A dollar saved is two dollars earned. That's one of the concepts taught in David Chilton's The Wealthy Barber, which I recommended in Top Ten Personal Finance Books. I've been rereading it again lately and that piece jumped out at me. First, because it is so powerful, and second, because I'm not sure that the math works out for my family. I'm going to hit each point separately:
It's powerful: The concept is pretty amazing. Saving $15 dollars at the grocery store by checking sales and making smart choices is work $30 worth of income. Make a few adjustments to your car insurance, save $40 every six months, and it's worth $80 worth of work. PIck the less expensive apartment ($190 a month) and it is worth a second job that pays $380 each month. Suddenly, skipping that vending machine soda sounds pretty smart. Most of Chilton's book deals with the big picture stuff: paying yourself first, being appropriately insured, etc. But this little tidbit can help make a small paycheck stretch a little further.
This next section deals with what he means, and whether it is accurate. The position that Chilton is making is that by the time you take out deductions and expenses, half of each dollar that you earn is gone before it hits your checkbook. I think that is a little extreme. Here's the math: Say you make $2000 per month in pay. Social Security taxes (FICA and Medicare) will take 7.65%, and you might be in the 25% tax bracket. You're already down to $1347! If you pay state taxes, take out another chunk. Then add in any expenses that come with working: picking up lunch instead of eating at home, transportation, having special (or just decent) clothes, maybe child care. It doesn't take long before you're down to the half mark. In fact, for some people, it might be a lot less than half.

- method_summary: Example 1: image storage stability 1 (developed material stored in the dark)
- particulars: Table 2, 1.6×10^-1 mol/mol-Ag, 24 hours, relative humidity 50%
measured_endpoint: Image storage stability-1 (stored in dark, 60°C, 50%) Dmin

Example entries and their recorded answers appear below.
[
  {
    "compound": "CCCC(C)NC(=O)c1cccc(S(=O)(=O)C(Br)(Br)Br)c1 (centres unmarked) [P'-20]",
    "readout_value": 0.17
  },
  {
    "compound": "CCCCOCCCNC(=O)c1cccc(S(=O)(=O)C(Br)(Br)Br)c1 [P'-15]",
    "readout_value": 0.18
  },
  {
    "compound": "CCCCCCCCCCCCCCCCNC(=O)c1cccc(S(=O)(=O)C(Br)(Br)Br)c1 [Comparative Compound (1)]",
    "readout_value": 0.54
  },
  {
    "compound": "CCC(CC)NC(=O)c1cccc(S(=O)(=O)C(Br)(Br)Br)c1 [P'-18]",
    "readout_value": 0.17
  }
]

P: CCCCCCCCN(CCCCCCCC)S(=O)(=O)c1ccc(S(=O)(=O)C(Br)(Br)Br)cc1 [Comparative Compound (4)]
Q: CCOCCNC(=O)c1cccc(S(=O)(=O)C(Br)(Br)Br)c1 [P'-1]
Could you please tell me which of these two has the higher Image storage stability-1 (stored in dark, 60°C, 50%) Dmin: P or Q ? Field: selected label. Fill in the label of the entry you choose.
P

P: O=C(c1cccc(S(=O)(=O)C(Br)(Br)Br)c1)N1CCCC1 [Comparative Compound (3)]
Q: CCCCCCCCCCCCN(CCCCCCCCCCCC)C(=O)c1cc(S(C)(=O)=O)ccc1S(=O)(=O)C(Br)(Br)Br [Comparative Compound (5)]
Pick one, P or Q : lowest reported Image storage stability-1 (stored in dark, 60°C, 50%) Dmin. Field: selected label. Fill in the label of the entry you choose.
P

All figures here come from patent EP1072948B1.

On the other hand, if you don't need child care or snazzy clothes, you bring your lunch to work, and you are in a low tax bracket (as many military members are,) the number might be a lot higher. You might be bringing home 90 cents for every dollar you earn.
Either way, it is an interesting idea and one that might help you to change your spending. What if everything suddenly cost twice what it does now? What would you cut out and what would you keep? Obviously, you would still need a place to live and food to eat. But could you live in a smaller house, or make less expensive food choices? Would that new video game be so fun if it were twice as expensive? Thinking this way would certainly help me to prioritize my spending.
Chilton's point was that you should keep any eye on expenses to maximize the use of your money. He's certainly right about that!